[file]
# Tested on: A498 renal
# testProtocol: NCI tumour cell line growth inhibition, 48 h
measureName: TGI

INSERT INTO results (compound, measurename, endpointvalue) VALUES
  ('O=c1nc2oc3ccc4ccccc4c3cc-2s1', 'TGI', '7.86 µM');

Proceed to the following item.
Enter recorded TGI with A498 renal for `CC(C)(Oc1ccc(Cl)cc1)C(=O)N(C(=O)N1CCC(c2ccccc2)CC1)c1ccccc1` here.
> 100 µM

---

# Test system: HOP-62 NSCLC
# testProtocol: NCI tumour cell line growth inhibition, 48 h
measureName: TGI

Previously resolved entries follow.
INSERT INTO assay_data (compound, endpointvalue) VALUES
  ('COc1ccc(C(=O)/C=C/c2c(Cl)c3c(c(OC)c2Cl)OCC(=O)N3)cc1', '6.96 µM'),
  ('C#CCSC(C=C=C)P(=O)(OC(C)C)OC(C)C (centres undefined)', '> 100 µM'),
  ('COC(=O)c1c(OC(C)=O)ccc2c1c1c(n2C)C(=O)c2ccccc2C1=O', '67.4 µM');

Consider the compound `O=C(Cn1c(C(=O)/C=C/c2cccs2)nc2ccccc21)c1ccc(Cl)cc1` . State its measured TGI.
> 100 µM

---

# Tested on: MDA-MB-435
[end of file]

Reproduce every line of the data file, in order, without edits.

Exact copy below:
# Tested on: A498 renal
# testProtocol: NCI tumour cell line growth inhibition, 48 h
measureName: TGI

INSERT INTO results (compound, measurename, endpointvalue) VALUES
  ('O=c1nc2oc3ccc4ccccc4c3cc-2s1', 'TGI', '7.86 µM');

Proceed to the following item.
Enter recorded TGI with A498 renal for `CC(C)(Oc1ccc(Cl)cc1)C(=O)N(C(=O)N1CCC(c2ccccc2)CC1)c1ccccc1` here.
> 100 µM

---

# Test system: HOP-62 NSCLC
# testProtocol: NCI tumour cell line growth inhibition, 48 h
measureName: TGI

Previously resolved entries follow.
INSERT INTO assay_data (compound, endpointvalue) VALUES
  ('COc1ccc(C(=O)/C=C/c2c(Cl)c3c(c(OC)c2Cl)OCC(=O)N3)cc1', '6.96 µM'),
  ('C#CCSC(C=C=C)P(=O)(OC(C)C)OC(C)C (centres undefined)', '> 100 µM'),
  ('COC(=O)c1c(OC(C)=O)ccc2c1c1c(n2C)C(=O)c2ccccc2C1=O', '67.4 µM');

Consider the compound `O=C(Cn1c(C(=O)/C=C/c2cccs2)nc2ccccc21)c1ccc(Cl)cc1` . State its measured TGI.
> 100 µM

---

# Tested on: MDA-MB-435